Monday, October 31, 2011

Review: The Young Victoria

I've heard quite a bit about The Young Victoria around the blogging world. I kind of wanted to see it, but never bought the DVD or seen it on TV. When I came home one day, I saw that it was on one of the movie channels. I missed the first couple of minutes of it, but I got to see the rest of it.

DVD Box Art
The Young Victoria follows the life of Princess Victoria, who eventually becomes Queen Victoria, and how she met Prince Albert and fell in love with him. She became queen at age 18 and was seen by many as inexperienced and not ready for the job.

There are a couple of actors/actresses that you may recognize in The Young Victoria. Emily Blunt has recently come into the limelight, but also there is Rupert Friend (Pride and Prejudice 2005) as Prince Albert, Mark Strong (Emma 1997) was Sir John Conroy, Harriet Walter (Sense and Sensibility 1995, Little Dorrit 2008) was Queen Adelaide, and Morven Christie (Lost in Austen) was the servant Watson. The screenplay was written by Julian Fellowes, who also created Downton Abbey.

Overall, I thought the cast did a very good job. Emily Blunt I thought was a good Queen Victoria. I don't know very much about Victoria's life, but I found her likable in this movie. A little rebellious, but likable. I found that Emily Blunt acted well in her role, though there were a couple of spots where I thought she acted a little silly as a queen and for the time period, but overall she did a good job. I also enjoyed Rupert Friend's Price Albert, though I was a little skeptical of his German accent (something about it didn't seem perfectly right, but not bad).

I did have a hard time with remembering all the members of the royal family, but that could be due to my missing the first couple of minutes of the movie. When I rewatch this movie, I may have to pay closer attention to the characters with titles.

A feast for the eyes! Between the gorgeous houses and the outdoor scenery, there cannot be want of pretty scenes. The colors are very lively and bright.

Wow... This must be some of the best costuming I've seen. The dresses are very lively and bright (except for the mourning dresses, of course). There were a number of lovely dresses that Victoria wore. And the bonnets! A number of them had sheer fabric on them, which made them interesting. The dresses were from the 1830s and a little into the 1840s.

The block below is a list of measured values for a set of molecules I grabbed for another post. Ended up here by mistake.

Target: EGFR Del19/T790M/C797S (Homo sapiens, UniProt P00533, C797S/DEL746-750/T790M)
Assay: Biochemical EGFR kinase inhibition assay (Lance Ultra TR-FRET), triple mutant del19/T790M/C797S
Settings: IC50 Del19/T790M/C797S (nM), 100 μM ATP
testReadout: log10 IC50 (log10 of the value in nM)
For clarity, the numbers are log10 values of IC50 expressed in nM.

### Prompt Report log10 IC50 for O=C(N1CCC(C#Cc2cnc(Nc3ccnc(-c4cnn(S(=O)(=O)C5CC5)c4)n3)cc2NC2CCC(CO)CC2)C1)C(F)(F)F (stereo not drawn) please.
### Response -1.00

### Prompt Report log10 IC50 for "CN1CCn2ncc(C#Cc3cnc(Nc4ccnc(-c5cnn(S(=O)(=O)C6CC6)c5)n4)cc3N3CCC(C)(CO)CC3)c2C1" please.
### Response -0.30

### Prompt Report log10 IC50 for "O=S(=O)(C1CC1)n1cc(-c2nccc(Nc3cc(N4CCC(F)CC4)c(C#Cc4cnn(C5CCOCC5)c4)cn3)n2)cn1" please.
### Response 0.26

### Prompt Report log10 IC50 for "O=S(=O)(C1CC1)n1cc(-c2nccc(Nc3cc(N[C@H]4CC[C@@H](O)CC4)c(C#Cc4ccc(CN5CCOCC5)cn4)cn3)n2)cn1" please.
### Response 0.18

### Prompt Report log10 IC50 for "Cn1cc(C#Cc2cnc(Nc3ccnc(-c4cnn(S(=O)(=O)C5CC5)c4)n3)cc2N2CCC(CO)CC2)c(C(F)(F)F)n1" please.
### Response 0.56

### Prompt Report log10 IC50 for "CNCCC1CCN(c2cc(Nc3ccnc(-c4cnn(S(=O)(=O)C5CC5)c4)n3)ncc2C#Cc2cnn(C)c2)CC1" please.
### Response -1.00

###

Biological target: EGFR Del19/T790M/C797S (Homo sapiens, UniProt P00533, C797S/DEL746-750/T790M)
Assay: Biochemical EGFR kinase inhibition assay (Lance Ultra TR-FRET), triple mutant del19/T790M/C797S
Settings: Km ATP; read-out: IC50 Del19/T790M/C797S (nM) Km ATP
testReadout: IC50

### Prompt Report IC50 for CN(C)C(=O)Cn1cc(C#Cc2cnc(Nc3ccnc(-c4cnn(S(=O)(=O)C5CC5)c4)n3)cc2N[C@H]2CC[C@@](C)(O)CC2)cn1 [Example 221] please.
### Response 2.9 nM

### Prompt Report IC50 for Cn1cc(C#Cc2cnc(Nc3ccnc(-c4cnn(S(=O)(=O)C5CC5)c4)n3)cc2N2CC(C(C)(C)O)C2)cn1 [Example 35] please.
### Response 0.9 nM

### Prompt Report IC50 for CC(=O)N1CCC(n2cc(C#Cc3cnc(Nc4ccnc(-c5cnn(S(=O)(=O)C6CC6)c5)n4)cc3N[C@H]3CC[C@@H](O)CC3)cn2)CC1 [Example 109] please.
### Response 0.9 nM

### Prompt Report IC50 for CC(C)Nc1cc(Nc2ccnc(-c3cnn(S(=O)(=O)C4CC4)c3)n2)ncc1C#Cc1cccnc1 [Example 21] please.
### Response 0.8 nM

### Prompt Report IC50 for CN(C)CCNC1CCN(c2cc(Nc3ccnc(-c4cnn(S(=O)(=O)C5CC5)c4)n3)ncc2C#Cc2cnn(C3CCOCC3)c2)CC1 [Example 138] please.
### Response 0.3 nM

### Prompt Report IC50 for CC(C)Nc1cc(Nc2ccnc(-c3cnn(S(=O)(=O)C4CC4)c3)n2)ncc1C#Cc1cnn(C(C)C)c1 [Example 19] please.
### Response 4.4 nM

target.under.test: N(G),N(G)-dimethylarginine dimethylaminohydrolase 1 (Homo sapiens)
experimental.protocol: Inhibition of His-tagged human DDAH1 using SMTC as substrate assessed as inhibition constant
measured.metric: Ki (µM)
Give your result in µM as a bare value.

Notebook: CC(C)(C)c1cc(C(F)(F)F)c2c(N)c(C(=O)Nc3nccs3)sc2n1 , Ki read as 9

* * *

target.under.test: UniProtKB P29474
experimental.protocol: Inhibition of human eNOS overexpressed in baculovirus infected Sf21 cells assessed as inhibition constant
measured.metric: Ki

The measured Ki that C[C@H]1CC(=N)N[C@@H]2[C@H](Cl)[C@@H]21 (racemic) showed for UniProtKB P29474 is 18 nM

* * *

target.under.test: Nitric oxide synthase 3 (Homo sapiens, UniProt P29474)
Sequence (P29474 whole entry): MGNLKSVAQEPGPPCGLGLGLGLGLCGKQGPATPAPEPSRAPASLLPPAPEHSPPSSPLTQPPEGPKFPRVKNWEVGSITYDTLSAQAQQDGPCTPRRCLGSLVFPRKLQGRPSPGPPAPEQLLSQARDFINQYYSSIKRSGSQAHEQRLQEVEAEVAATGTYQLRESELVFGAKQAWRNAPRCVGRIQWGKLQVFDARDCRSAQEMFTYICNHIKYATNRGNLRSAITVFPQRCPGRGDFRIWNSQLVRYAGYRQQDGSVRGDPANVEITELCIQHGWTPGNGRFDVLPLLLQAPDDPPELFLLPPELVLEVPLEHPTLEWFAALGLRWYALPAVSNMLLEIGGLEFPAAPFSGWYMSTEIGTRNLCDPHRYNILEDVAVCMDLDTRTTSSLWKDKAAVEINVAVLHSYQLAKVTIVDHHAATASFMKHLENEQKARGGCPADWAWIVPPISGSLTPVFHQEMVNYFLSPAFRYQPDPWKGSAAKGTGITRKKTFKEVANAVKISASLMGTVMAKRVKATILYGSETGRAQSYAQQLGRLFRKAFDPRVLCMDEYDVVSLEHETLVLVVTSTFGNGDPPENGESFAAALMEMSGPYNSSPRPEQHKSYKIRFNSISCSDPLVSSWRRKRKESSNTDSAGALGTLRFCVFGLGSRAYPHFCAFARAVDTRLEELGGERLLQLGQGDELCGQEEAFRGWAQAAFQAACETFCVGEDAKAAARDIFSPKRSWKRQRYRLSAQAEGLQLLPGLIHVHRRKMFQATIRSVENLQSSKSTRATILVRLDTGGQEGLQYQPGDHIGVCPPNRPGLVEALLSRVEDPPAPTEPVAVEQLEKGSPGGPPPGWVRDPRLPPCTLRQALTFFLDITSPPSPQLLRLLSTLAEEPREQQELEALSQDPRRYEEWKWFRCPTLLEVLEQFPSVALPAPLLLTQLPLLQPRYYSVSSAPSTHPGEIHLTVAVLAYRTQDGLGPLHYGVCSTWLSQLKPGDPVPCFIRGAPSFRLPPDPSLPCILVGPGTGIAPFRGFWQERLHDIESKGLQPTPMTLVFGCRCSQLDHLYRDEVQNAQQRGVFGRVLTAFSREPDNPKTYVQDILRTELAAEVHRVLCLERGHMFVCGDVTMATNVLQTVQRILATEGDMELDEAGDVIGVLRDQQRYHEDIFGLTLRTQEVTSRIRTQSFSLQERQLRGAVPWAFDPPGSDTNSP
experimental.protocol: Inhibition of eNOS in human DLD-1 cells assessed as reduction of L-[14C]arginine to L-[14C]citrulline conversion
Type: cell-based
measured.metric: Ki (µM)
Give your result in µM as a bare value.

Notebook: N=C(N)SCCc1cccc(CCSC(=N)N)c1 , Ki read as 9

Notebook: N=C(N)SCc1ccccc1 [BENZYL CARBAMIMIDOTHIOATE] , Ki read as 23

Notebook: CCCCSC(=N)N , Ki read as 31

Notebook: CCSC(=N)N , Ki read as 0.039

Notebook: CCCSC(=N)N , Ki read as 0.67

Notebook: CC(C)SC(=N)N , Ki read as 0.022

Overall: 4/5
Overall, I liked it. There were a couple of scenes that you may want to skip after Victoria and Albert get married (two or three scenes, but they are very close together), but other than that, I don't believe there was anything bad in there. There were two assassination attempts made on Queen Victoria, one which no one was hurt (though many were shocked) and the second where someone was injured, but nothing is shown. I think I would watch this again to pick up on some of the smaller details, though I've read that there are some historical inaccuracies, but that's not unusual for biopics.

The Young Victoria is available on DVD and Blu-Ray. It is rated PG and runs for 105 minutes.

Queen Victoria and Prince Albert


  1. I've been wanting to see The Young Victoria for a long time.
    I hope I can watch it soon.

  2. Ooh, I would very much like to see this movie! I'm putting on my "to-watch" list--a list that's currently a mile high. Sigh.

  3. Ah yes, me too. It's just a matter of finding the time to watch it! It certainly does sound like a film worth watching though :)


  4. This is one of my favorites, an excellent film! Queen Victoria is my favorite historical monarch and this film fairly accurately depicts her rise to the throne and courtship with Prince Albert.
    When watching a film about the British Royal family I usually take a look at the family tree so I can remember the various characters, who married who and their children.
    I'm glad you enjoyed this film! :)


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